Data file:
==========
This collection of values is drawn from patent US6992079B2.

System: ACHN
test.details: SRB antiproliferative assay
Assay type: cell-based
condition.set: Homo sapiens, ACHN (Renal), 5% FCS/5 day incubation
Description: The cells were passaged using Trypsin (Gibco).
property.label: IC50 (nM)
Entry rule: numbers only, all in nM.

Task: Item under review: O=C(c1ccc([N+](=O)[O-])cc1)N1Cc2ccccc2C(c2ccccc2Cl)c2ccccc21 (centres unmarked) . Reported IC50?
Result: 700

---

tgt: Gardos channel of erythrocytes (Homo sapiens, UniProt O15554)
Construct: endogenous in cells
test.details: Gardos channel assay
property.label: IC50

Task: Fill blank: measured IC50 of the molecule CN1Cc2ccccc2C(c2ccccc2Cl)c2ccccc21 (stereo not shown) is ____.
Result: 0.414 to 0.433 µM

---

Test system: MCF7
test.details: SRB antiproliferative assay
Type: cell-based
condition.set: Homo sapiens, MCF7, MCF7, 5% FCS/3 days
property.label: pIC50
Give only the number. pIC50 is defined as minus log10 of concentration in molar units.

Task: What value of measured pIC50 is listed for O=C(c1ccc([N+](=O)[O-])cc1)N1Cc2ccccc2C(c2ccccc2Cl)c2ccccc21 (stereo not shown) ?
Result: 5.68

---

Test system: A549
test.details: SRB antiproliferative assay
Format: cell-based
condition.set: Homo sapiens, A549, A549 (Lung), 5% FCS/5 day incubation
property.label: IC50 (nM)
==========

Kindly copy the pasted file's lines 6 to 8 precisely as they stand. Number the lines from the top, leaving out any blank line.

Description: The cells were passaged using Trypsin (Gibco).
property.label: IC50 (nM)
Entry rule: numbers only, all in nM.